New York’s Cardinal Timothy Dolan will take part in the upcoming presidential inauguration of Republican Donald Trump.
“I am honoured to have been asked to offer a reading from Scripture
at the upcoming presidential inauguration, and look forward to asking
almighty God to inspire and guide our new president and to continue to
bless our great nation,” Cardinal Dolan said in an email to Catholic
Trump, a lifelong New Yorker, will be sworn in as the 45th president of the United States on January 20.
According to the president-elect’s inaugural committee, other faith
leaders who are scheduled to be present include the Reverend Samuel
Rodriguez of the National Hispanic Christian Leadership Conference;
Paula White of New Destiny Christian Center; Rabbi Marvin Hier, dean and
founder of the Simon Wiesenthal Center; the Reverend Franklin Graham
of Samaritan’s Purse and the Billy Graham Evangelistic Association; and
Bishop Wayne Jackson of Great Faith Ministries International.
The Washington Post reported in December that Trump is scheduled to
attend “a private family church service at St John’s Episcopal Church
near the White House,” where many previous presidents have worshipped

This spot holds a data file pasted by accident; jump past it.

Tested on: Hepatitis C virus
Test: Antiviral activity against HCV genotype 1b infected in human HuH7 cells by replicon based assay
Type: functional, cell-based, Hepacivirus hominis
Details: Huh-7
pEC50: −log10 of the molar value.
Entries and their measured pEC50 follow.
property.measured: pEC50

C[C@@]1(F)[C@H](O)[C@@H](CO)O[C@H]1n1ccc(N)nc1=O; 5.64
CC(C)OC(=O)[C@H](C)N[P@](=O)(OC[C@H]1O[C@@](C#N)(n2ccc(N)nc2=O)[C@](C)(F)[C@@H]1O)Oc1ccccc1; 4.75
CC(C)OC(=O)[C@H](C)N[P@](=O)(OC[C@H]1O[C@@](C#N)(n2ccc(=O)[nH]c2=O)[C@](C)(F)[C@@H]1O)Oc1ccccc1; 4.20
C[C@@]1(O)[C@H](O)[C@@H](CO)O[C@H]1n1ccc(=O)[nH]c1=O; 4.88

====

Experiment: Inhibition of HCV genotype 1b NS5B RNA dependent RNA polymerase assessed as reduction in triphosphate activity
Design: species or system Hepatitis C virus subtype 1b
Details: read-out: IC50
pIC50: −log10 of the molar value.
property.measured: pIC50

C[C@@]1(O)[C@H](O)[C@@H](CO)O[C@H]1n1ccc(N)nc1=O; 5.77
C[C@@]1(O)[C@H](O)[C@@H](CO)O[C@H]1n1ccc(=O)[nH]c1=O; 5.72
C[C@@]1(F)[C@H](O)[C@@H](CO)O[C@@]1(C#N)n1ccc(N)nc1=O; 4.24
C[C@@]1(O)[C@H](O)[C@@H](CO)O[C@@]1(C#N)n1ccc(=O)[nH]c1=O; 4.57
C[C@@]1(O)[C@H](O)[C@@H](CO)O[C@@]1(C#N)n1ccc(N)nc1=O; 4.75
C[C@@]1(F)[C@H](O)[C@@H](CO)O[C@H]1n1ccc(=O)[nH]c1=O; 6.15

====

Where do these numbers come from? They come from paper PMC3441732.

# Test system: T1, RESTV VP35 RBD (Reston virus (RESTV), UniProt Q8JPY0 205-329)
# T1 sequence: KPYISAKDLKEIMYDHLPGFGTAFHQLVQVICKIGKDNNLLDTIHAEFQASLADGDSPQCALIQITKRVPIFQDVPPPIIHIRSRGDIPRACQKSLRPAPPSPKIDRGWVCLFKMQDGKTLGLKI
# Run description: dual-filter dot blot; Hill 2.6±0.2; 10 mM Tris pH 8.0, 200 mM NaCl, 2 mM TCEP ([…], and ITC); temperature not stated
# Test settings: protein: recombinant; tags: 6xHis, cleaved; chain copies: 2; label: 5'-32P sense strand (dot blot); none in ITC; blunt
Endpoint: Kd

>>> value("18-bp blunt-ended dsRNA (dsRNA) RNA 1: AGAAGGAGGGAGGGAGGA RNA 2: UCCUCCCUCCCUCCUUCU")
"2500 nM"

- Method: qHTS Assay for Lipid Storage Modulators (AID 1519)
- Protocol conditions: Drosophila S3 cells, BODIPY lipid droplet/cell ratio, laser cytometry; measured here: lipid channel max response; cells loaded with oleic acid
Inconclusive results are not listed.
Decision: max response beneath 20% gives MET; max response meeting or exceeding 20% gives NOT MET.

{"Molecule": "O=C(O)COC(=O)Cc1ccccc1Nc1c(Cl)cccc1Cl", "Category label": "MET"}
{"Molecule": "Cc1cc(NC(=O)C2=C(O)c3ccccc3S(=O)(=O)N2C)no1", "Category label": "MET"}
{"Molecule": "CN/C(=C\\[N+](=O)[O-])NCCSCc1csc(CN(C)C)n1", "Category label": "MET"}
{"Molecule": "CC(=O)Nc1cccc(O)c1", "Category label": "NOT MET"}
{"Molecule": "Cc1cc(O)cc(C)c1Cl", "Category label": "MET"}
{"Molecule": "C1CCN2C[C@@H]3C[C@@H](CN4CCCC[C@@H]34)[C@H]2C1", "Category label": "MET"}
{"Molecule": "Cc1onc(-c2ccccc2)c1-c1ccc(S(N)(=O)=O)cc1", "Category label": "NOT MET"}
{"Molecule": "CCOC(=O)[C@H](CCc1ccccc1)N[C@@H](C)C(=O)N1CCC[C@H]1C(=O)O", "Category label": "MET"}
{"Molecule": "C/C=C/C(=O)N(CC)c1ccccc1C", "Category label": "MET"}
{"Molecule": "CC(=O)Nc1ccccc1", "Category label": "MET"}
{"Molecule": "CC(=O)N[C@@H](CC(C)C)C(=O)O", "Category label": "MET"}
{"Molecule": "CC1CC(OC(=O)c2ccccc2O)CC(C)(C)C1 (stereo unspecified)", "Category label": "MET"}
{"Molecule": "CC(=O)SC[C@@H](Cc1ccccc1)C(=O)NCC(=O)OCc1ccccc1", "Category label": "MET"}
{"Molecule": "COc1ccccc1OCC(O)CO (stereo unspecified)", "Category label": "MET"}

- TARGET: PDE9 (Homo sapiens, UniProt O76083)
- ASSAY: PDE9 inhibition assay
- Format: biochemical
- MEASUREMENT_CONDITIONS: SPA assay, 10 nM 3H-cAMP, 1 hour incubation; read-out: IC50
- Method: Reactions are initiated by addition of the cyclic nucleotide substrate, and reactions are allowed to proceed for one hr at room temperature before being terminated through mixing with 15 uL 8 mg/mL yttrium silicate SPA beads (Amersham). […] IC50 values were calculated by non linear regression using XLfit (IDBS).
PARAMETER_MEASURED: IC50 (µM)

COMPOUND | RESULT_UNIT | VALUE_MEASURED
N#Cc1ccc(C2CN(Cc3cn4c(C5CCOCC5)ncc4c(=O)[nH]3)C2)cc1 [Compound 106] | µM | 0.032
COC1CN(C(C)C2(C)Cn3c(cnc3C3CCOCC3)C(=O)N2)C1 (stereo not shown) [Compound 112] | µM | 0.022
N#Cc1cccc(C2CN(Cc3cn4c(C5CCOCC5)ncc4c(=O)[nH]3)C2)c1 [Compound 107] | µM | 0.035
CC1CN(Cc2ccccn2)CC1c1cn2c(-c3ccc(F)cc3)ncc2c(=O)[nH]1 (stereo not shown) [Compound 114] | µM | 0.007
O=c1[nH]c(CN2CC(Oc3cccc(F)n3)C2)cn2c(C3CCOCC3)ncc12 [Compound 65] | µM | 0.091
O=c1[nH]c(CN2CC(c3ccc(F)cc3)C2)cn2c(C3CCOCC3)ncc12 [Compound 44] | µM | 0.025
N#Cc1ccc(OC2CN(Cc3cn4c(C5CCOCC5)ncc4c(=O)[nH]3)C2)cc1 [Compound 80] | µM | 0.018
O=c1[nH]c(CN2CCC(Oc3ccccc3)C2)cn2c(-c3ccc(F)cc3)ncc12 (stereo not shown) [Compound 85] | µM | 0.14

just before being sworn-in.
A day after the inauguration, Trump is expected to attend the 58th
Presidential Inaugural Prayer Service, an interfaith service at
Washington’s National Cathedral.
“The cathedral is a sacred space for the nation to come together at
moments of national importance, including the inauguration of our
presidents,” officials for the cathedral said in a statement.
Inaugural Prayer Service is a moment for our next president to pause and
contemplate the incredible responsibility he has been entrusted with
and to listen as the faith community offers prayers for the office of
In October, Cardinal Dolan hosted Trump and his then-rival for the
presidency, Democratic nominee Hillary Clinton, at the 71st annual
dinner of the Alfred E Smith Memorial Foundation.
The charitable gala, which drew 1,500 people, is named for a former
governor of New York who was raised in poverty and who ran for president
Smith was the first Catholic nominated by a major political
party to run for the nation’s highest office.